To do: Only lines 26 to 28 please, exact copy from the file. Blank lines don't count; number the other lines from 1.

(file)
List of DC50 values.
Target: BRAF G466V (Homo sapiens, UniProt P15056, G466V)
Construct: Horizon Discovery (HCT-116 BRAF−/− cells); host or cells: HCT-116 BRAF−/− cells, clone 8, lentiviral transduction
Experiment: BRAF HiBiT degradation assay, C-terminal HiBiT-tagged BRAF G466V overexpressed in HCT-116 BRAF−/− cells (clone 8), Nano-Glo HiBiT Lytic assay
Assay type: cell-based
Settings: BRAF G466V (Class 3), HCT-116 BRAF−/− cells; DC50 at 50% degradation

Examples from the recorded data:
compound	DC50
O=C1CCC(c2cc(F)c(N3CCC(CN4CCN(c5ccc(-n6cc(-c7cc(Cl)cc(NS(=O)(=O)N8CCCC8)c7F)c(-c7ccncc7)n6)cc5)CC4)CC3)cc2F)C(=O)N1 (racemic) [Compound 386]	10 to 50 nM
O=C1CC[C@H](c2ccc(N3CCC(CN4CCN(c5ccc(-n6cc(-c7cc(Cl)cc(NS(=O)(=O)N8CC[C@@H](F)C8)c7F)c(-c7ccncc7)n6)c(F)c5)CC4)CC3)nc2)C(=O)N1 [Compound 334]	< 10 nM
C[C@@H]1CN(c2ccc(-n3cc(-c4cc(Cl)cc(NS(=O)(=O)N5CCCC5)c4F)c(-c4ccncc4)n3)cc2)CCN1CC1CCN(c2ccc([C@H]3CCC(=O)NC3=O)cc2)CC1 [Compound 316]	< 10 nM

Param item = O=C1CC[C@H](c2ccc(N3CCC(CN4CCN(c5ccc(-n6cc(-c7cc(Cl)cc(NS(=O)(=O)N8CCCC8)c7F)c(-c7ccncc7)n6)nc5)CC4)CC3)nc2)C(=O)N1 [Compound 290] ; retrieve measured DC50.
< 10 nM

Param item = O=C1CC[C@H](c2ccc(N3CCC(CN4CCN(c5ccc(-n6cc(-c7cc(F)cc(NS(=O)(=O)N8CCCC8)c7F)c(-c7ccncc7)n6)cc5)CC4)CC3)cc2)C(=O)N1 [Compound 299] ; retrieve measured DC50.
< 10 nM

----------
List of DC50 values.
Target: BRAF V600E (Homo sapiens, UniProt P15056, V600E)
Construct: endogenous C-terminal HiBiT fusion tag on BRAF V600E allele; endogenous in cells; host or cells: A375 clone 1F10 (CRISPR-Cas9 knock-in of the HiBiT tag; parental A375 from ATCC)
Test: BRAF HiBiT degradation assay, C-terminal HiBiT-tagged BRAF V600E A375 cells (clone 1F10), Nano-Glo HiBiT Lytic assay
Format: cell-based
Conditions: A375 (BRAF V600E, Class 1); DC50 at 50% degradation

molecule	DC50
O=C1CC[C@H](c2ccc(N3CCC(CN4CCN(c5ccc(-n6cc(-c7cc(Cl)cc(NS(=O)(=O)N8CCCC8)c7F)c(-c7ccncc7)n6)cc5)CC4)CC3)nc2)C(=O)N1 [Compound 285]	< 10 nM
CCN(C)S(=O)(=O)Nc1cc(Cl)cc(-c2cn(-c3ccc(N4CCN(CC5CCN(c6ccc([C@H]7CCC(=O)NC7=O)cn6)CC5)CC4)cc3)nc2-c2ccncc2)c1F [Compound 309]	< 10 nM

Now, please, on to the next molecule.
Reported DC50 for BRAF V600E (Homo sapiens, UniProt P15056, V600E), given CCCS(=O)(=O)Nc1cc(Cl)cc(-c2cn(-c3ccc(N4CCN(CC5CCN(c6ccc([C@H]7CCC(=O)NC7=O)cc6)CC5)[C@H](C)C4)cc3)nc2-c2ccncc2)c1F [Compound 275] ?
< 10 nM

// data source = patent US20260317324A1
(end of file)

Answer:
Now, please, on to the next molecule.
Reported DC50 for BRAF V600E (Homo sapiens, UniProt P15056, V600E), given CCCS(=O)(=O)Nc1cc(Cl)cc(-c2cn(-c3ccc(N4CCN(CC5CCN(c6ccc([C@H]7CCC(=O)NC7=O)cc6)CC5)[C@H](C)C4)cc3)nc2-c2ccncc2)c1F [Compound 275] ?
< 10 nM